“General Epistle” was published in its authentic form, in 1825, in Constantinople. In 1871, “General Epistle” was published in Jerusalem. Ever since, there have been several publications, including translations of the “General Epistle” into several languages.
St. Nerses, illustrated on Armenian postage stamps
“Exposition of Faith”
In his lifetime, St. Nerses became an ardent defender of the traditional doctrines of the Armenian Church against monophysitism. In 1166, soon after his accession to the patriarchal throne, St. Nerses had sent to all the faithful of Armenia a letter entitled “Universal Letter”. In his letter, after having informed the faithful of his election, he made a profession of faith, where he expressly recognizes the two natures in Jesus Christ.
In 1166, St. Nerses wrote his profession of faith, widely known as “Exposition of the Faith of the Armenian Church” addressed to the Byzantine emperor Manuel I Comnenos (1122–1180). In his exposition, Nerses referred to the relations between the Armenian and Greek Churches, emphasizing the fact that since both Churches had accepted the statements of the First Ecumenical Council of Ephesus, there was no reason not to reach in an agreement.
In 1171, the emperor and the Orthodox Patriarch Michael III addressed an official letter of reconciliation to the Armenian Church. A delegation was sent from Constantinople, and both sides laid the groundwork for the start of an ecumenical dialogue. However, this dialogue ultimately bore no fruit. After the death of emperor Manuel I, the subsequent political events in the Byzantine empire made its continuation impossible.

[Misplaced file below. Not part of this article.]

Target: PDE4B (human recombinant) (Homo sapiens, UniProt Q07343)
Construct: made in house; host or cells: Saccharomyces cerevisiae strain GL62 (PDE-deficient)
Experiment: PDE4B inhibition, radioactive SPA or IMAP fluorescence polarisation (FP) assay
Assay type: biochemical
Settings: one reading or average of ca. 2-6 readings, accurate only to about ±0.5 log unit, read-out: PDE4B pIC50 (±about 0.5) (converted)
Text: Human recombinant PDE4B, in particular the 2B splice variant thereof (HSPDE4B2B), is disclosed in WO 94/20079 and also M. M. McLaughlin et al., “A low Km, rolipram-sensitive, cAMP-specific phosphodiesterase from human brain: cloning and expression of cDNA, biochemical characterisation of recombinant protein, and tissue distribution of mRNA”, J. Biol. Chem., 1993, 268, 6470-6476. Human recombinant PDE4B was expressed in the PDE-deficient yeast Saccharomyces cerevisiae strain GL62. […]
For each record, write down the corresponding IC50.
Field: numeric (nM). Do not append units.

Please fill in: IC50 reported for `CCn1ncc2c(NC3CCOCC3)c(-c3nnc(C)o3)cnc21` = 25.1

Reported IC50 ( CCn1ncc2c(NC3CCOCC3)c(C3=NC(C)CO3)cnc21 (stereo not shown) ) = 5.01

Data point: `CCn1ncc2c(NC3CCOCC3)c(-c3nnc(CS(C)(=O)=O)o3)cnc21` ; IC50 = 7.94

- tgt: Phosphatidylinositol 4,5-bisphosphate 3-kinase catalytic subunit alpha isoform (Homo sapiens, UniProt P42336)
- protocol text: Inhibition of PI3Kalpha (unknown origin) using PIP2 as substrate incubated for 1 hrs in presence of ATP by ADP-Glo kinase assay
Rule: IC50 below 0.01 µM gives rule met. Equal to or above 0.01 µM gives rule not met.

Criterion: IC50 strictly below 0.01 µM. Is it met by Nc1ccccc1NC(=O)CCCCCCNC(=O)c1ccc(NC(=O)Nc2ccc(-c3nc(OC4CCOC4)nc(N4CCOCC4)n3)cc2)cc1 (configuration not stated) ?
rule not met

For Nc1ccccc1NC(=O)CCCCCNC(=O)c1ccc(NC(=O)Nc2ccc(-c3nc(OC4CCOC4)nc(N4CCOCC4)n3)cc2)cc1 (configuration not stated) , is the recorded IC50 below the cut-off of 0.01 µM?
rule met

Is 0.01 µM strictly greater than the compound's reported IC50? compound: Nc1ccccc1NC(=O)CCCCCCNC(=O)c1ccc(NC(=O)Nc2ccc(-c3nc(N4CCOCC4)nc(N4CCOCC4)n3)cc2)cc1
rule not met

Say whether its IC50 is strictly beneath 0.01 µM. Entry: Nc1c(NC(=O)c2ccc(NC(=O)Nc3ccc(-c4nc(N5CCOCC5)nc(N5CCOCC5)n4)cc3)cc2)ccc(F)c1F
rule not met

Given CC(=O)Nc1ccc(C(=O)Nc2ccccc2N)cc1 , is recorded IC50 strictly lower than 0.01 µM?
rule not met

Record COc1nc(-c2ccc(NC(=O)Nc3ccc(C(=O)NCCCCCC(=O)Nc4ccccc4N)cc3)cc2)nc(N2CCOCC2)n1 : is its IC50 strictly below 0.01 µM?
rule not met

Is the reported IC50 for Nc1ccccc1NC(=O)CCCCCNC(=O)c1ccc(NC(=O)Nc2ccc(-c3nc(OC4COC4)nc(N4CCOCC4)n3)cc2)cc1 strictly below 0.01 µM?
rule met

St. Nerses always struggled to maintain the autocephalicity of the Armenian church. He defined the important issues facing Church unity in his letters to the Byzantine emperor Manuel I Comnenus. Nerses remarked that unity cannot come by imposing royal force but through love, tolerance, and humility. Thus, indirectly warning the Byzantines not to impose their beliefs on other Churches. He saw the truths of Christianity in the unity of its parts, since no single Church may consider the Christian faith its sole possession.
St. Nerses as a defender of the faith and the doctrines of the Church, was quoted in this context by Pope Pius XII in the encyclical Sempiternus Christus rex (1951).
His approach regarding unity was slowly finding adherents when his death halted the progress of further negotiations. He worked hard to bring about reconciliation and intercommunion between the Greek and the Armenian Churches, but forces beyond his power prevented the realization of his noble ideals
“When you see the cross, know and believe that you are seeing Christ enthroned on it; when you pray before the cross, believe that you are doing so, concerning Christ our God and not with inanimate matter. For it is Christ who receives the veneration you offer before the cross; and it is He who hears the supplications of your mouth and fulfills the desires of your heart, which you ask with faith. Whoever does not honor the cross, or insults it, insults Jesus Christ Himself.”
“If one says ‘one nature’ in the sense of unmixable and indivisible union and not in the sense of confusion, and if one says ‘two natures’ as being without confusion and without alteration and not meaning ‘division’ then both are within the orbit of Orthodoxy.”
The Hromkla Fortress (Rumkale) on river Euphrates. The See of the Catholicosate of Armenia (12th-13th c.), where St. Nerses lived and served as the Catholicos of Armenians